Session-based Social Recommendation (SSR) aims to use users’ social networks and historical sessions to provide more personalized recommendations for the current session.Unfortunately, existing SSR methods have two limitations.First, they do not screen users’ useless social relationships and noisy irrelevant interactions.However, user preferences are mainly affected by several close friends and key interactions.Second, when modeling the current session, they do not take full advantage of user preference information.To tackle these issues, we propose a novel Social-aware Sparse Attention Network for SSR, abbreviated as SSAN.It mainly consists of the Heterogeneous Graph Embedding (HGE) module and the Social-aware Encoder-decoder Network (SEN) module.In the HGE module, we adopt a modified heterogeneous graph neural network, which focuses more on close friends and key historical interactions, to enhance user/item representations. In the SEN module, we use the user representation as a bridge between the Encoder and Decoder to incorporate user preferences when modeling the current session.Extensive experiments on two benchmark datasets demonstrate the superiority of SSAN over the state-of-the-art models.
In recent years, reference-based and supervised summarization evaluation metrics have been widely explored. However, collecting human-annotated references and ratings are costly and time-consuming. To avoid these limitations, we propose a training-free and reference-free summarization evaluation metric. Our metric consists of a centrality-weighted relevance score and a self-referenced redundancy score. The relevance score is computed between the pseudo reference built from the source document and the given summary, where the pseudo reference content is weighted by the sentence centrality to provide importance guidance. Besides an F1-based relevance score, we also design an F𝛽-based variant that pays more attention to the recall score. As for the redundancy score of the summary, we compute a self-masked similarity score with the summary itself to evaluate the redundant information in the summary. Finally, we combine the relevance and redundancy scores to produce the final evaluation score of the given summary. Extensive experiments show that our methods can significantly outperform existing methods on both multi-document and single-document summarization evaluation. The source code is released at https://github.com/Chen-Wang-CUHK/Training-Free-and-Ref-Free-Summ-Evaluation.
Keyphrase generation (KG) aims to summarize the main ideas of a document into a set of keyphrases. A new setting is recently introduced into this problem, in which, given a document, the model needs to predict a set of keyphrases and simultaneously determine the appropriate number of keyphrases to produce. Previous work in this setting employs a sequential decoding process to generate keyphrases. However, such a decoding method ignores the intrinsic hierarchical compositionality existing in the keyphrase set of a document. Moreover, previous work tends to generate duplicated keyphrases, which wastes time and computing resources. To overcome these limitations, we propose an exclusive hierarchical decoding framework that includes a hierarchical decoding process and either a soft or a hard exclusion mechanism. The hierarchical decoding process is to explicitly model the hierarchical compositionality of a keyphrase set. Both the soft and the hard exclusion mechanisms keep track of previously-predicted keyphrases within a window size to enhance the diversity of the generated keyphrases. Extensive experiments on multiple KG benchmark datasets demonstrate the effectiveness of our method to generate less duplicated and more accurate keyphrases.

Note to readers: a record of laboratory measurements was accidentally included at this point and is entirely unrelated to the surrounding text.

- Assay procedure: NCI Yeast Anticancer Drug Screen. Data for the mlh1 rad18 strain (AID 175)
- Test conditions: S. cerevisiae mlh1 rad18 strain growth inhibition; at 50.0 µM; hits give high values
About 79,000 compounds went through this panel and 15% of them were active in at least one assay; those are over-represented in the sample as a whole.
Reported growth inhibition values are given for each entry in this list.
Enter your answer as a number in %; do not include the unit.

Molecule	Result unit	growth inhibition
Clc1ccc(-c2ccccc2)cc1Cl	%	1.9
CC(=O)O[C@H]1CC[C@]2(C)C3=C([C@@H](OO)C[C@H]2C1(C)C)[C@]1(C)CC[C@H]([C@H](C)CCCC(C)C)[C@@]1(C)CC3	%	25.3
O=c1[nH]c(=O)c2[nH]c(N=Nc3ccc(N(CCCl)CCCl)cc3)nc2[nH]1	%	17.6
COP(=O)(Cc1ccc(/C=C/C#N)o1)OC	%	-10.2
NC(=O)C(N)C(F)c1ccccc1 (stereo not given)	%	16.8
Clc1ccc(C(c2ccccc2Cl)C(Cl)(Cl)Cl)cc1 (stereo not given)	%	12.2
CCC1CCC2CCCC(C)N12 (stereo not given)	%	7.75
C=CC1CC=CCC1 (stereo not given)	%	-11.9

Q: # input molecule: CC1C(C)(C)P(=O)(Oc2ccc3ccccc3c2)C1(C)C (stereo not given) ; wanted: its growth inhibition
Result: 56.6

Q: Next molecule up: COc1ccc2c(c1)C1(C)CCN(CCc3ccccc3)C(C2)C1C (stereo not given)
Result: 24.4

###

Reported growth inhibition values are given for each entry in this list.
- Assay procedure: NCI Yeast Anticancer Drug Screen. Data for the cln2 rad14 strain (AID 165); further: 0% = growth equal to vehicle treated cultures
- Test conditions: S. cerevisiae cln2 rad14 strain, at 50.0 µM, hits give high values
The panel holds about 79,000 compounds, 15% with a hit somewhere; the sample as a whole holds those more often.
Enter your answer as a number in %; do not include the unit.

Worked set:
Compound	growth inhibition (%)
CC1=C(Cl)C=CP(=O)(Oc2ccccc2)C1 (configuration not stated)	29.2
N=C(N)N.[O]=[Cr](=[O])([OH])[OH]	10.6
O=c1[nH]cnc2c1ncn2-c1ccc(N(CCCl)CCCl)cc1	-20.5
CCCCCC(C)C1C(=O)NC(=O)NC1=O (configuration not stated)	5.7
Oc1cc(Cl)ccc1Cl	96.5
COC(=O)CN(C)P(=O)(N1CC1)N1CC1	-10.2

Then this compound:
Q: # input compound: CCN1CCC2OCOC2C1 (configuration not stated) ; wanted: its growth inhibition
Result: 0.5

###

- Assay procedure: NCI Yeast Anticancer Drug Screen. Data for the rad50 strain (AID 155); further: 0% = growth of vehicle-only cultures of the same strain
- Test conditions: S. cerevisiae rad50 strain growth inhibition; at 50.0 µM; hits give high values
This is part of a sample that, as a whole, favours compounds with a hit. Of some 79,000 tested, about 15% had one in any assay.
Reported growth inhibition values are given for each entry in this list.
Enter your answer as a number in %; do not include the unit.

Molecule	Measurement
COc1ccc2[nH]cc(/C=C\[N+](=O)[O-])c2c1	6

Generating keyphrases that summarize the main points of a document is a fundamental task in natural language processing. Although existing generative models are capable of predicting multiple keyphrases for an input document as well as determining the number of keyphrases to generate, they still suffer from the problem of generating too few keyphrases. To address this problem, we propose a reinforcement learning (RL) approach for keyphrase generation, with an adaptive reward function that encourages a model to generate both sufficient and accurate keyphrases. Furthermore, we introduce a new evaluation method that incorporates name variations of the ground-truth keyphrases using the Wikipedia knowledge base. Thus, our evaluation method can more robustly evaluate the quality of predicted keyphrases. Extensive experiments on five real-world datasets of different scales demonstrate that our RL approach consistently and significantly improves the performance of the state-of-the-art generative models with both conventional and new evaluation methods.
In this paper, we present a novel integrated approach for keyphrase generation (KG). Unlike previous works which are purely extractive or generative, we first propose a new multi-task learning framework that jointly learns an extractive model and a generative model. Besides extracting keyphrases, the output of the extractive model is also employed to rectify the copy probability distribution of the generative model, such that the generative model can better identify important contents from the given document. Moreover, we retrieve similar documents with the given document from training data and use their associated keyphrases as external knowledge for the generative model to produce more accurate keyphrases. For further exploiting the power of extraction and retrieval, we propose a neural-based merging module to combine and re-rank the predicted keyphrases from the enhanced generative model, the extractive model, and the retrieved keyphrases. Experiments on the five KG benchmarks demonstrate that our integrated approach outperforms the state-of-the-art methods.